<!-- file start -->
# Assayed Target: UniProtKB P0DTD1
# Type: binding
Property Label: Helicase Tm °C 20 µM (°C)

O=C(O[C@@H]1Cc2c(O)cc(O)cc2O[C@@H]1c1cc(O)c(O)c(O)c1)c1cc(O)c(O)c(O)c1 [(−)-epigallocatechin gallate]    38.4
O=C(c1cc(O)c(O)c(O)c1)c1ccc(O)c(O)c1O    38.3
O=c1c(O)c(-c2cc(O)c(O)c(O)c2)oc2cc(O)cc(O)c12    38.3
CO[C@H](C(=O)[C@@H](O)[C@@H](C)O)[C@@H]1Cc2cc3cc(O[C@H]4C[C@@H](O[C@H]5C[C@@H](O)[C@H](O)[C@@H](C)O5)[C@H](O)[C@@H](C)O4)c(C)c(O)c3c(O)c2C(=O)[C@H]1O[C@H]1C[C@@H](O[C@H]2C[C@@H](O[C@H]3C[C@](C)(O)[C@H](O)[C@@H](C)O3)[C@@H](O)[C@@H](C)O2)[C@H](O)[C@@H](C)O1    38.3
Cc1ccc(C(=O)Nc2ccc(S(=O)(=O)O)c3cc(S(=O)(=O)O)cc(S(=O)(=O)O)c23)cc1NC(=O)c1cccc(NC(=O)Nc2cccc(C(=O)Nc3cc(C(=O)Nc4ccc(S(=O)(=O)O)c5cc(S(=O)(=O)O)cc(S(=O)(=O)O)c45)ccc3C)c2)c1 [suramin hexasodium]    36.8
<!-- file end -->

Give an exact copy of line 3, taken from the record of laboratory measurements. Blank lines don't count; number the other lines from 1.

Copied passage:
Property Label: Helicase Tm °C 20 µM (°C)